By Rabbi Ariel Abel
Tazria and Metzora constitute a medical manual to be administered by an Israelite priest.
The first topic is women’s health. After giving birth, women retired from active society and were waited upon for 40 or 80 days, in the case of bearing a boy or a girl, to enable full recovery from the trials of birth. At the end of this period, a woman would go on a pilgrimage to the Temple with an offering of thanks and reparation for any misgivings over the pains of childbirth which she may have suffered.
The journey back into society included immersion in a natural pool of water. On the day of writing this piece, my wife and I are celebrating the 40th day after the birth of our daughter, which was the custom of her family, from the ancient Sephardi families of crypto-Jewish communities in the New World.
Moses prepared the Israelites to live in Canaan, where there were structures built with damp infected with a plague called tsara’at, which required the stones to be removed and thrown outside of the camp. If this did not happen, the clothes worn by the Israelites could be infected and, then, even their bodies.
To this day, a plague known as leprosy still exists in Colombia, bearing the same signs and discolorations of skin as described in the Torah.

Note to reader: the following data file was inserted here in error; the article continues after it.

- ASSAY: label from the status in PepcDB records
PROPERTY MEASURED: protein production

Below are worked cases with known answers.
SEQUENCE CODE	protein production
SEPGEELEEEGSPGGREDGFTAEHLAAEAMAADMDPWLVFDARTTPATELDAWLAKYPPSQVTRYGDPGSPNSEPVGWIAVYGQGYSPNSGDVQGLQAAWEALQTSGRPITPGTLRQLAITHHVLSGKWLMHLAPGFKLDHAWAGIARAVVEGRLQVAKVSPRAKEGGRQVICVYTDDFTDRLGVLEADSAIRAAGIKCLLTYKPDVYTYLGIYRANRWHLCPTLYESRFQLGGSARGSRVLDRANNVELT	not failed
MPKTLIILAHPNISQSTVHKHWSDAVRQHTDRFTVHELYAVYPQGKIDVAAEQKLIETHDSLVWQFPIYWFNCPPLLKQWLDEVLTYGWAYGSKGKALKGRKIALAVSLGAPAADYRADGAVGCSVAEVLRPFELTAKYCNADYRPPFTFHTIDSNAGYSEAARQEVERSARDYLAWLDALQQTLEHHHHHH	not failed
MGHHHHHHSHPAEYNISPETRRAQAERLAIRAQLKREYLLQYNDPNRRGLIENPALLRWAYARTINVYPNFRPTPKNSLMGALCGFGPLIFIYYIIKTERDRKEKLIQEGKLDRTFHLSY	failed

This is caused by the bite of cockroaches or other disease-bearing insects that carry the infection, which may be present in the walls of a home, to the body of the victim.
The Canaanite plague mentioned in the Torah was eventually eradicated in ancient Israel, and the Bible records three examples of tsara’at appearing as sudden Divine punishments to people who had spoken or acted arrogantly: Miriam, for slandering her brother Moses; Uzziah the King of Judea for his arrogant decision to serve as a priest in the Temple; and Gehazi, the servant of Elish, for maligning his master to Na’aman, the foreign army general who sought a cure for his own leprosy from the prophet.
The expression: ‘a plague on your houses’ may refer to tsara’at, which attacked both the structure of the house and the inhabitants, as well as the clothes they wore. Ceremonies of purification for tsara’at involved ingredients such as hyssop and cedar wood and were symbolic of humility and arrogance, respectively.
Ariel Abel is rabbi of the Princes Road Synagogue, Liverpool. For more details visit www.princesroad.org.